That one sure pegged the BS meter. But let's play along. One of the "rules" is that when you feel yourself being defeated, you cry out, "I give up!!" or "Uncle!!" -- letting your opponent know he's got the upper hand. Where is the evidence that Zimmerman tried at least to play by that rule?

Zimmerman went down and Martin kept on hitting him. That's where Martin crossed the line.

You are absolutely wrong and Zimmerman says so in his interview with Sean Hannity. At the time that Zimmerman was going for his gun, Mr. Martin was not hitting Zimmerman. According to Zimmerman, Mr. Martin was trying to strangle him with his bare hands. Do you have any earthly idea how difficult it is for a 158-lb kid to strangle an adult male who outweighs him by 40 lbs (!!) with his bare hands?

Zimmerman also tells Hannity Mr. Martin has got his hand on his broken nose, right before Zimmerman draws his weapon and shoots him. Which is it, George? Is he trying to strangle you, or is he pushing on your nose? And where are your hands while he's trying this? (One of them is going for his weapon. He's really pissed at this kid.)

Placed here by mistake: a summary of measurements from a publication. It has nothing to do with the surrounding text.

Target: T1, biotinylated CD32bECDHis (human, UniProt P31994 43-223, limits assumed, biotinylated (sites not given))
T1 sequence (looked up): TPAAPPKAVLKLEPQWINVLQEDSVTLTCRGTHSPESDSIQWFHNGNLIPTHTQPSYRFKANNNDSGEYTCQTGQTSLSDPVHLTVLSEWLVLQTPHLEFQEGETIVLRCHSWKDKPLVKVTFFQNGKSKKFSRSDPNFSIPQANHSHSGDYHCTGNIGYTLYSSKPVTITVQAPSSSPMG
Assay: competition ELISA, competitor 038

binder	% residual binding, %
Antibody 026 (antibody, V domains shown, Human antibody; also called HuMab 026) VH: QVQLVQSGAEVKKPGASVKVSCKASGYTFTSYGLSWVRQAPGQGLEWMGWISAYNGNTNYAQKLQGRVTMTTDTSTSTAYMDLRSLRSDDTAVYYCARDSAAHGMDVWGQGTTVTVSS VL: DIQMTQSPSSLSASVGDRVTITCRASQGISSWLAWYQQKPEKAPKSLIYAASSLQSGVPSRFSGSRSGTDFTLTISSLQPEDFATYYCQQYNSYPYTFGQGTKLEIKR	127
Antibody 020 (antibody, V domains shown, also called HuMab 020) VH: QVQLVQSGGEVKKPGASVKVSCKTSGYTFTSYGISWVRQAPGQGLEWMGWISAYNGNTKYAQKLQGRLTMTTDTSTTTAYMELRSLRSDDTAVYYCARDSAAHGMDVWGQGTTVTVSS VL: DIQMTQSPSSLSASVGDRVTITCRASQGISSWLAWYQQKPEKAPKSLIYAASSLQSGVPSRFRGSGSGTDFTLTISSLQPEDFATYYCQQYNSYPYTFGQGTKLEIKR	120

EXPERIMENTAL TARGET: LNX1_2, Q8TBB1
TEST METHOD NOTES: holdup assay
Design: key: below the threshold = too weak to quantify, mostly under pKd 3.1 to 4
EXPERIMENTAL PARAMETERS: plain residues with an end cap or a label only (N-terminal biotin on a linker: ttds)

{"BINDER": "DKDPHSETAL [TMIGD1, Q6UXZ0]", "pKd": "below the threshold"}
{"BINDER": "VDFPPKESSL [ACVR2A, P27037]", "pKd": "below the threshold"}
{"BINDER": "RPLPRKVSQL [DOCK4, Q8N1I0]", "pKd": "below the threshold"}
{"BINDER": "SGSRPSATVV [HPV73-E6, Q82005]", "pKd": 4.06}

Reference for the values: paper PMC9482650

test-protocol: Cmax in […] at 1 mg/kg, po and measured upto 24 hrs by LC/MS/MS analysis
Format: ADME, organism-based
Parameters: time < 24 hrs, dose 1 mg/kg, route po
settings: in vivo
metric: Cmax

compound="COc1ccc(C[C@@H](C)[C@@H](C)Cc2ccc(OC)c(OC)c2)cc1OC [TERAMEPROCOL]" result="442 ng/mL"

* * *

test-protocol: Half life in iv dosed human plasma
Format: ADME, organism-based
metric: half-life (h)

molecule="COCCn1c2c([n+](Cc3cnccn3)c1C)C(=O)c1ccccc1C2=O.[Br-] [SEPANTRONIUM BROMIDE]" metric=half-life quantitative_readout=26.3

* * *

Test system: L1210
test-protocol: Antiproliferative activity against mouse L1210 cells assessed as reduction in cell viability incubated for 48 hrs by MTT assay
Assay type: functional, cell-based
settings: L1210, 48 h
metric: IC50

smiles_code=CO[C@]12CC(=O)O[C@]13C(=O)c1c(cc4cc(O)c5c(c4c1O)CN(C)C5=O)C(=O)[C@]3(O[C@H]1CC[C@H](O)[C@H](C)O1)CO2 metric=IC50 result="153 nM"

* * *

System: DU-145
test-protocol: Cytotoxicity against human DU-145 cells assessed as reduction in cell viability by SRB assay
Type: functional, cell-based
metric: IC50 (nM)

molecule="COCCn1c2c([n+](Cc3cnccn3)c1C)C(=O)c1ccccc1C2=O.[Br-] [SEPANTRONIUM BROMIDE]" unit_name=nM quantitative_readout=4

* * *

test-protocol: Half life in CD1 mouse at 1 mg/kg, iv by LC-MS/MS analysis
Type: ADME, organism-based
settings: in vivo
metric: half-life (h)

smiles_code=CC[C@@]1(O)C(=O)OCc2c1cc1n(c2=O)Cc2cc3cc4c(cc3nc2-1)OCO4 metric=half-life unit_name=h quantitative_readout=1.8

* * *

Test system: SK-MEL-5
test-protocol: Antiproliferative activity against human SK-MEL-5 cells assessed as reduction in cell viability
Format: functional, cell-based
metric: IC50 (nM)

Keep in mind that, from what he tells Hannity, he has already "shimmied" his way off the concrete and onto the grass, and so there's no way that Mr. Martin is causing any further severe "concrete-pounding" injury. Based on experience, it's my guess that all that swinging has tired out Mr. Martin's arms and he can't swing any more. He's dog tired and is doing all he can to try and maintain his position.

Zimmerman claimed he was afraid to lose consciousness. (George Zimmerman was afraid of a lot of baseless things that night. He embellished a lot too. He was on a roll.) Nevertheless, with his head on the grass and not the pavement -- and no more serious injury than the slight contusions that didn't require a single stitch! -- Zimmerman is conscious enough to describe in great detail how Martin is yelling at him, how his jacket rose up while he was shimmying -- (physically impossible) -- and, in severe darkness, how he observed Mr. Martin "discovering" his gun. (In a fight in darkness, a person whose afraid of losing consciousness is perceptive enough to tell what his opponent is looking at!!?? Anyone who believes this story -- Zimmerman's story -- is a complete sucker and idiot.